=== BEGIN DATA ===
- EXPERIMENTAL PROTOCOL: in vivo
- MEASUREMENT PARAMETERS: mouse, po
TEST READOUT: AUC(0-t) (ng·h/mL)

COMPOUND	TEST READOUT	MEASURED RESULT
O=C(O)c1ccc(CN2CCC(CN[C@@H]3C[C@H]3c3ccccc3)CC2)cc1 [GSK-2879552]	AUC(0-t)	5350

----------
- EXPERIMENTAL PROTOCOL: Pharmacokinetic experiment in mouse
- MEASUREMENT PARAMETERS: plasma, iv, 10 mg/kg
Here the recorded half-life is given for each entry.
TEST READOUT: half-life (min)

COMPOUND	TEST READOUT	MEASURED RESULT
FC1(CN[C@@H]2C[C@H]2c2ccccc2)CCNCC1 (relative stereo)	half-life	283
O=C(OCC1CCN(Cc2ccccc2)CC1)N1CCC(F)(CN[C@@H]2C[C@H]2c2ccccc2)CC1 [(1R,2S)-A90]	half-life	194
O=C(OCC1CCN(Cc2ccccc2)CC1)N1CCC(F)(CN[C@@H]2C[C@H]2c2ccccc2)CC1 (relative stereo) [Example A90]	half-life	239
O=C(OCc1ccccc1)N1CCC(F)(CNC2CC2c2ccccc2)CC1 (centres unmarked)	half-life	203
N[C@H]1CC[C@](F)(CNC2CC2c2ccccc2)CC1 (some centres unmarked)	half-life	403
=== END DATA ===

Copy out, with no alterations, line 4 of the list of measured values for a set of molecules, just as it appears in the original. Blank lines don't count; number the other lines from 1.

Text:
COMPOUND	TEST READOUT	MEASURED RESULT